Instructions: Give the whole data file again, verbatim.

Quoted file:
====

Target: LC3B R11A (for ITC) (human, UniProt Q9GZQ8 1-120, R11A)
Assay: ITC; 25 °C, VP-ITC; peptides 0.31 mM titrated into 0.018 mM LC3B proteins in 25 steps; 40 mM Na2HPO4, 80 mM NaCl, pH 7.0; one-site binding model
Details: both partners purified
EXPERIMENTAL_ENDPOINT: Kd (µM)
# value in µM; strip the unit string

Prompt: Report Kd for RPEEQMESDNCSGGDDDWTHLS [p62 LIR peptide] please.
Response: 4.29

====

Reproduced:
Target: LC3B R11A (for ITC) (human, UniProt Q9GZQ8 1-120, R11A)
Assay: ITC; 25 °C, VP-ITC; peptides 0.31 mM titrated into 0.018 mM LC3B proteins in 25 steps; 40 mM Na2HPO4, 80 mM NaCl, pH 7.0; one-site binding model
Details: both partners purified
EXPERIMENTAL_ENDPOINT: Kd (µM)
# value in µM; strip the unit string

Prompt: Report Kd for RPEEQMESDNCSGGDDDWTHLS [p62 LIR peptide] please.
Response: 4.29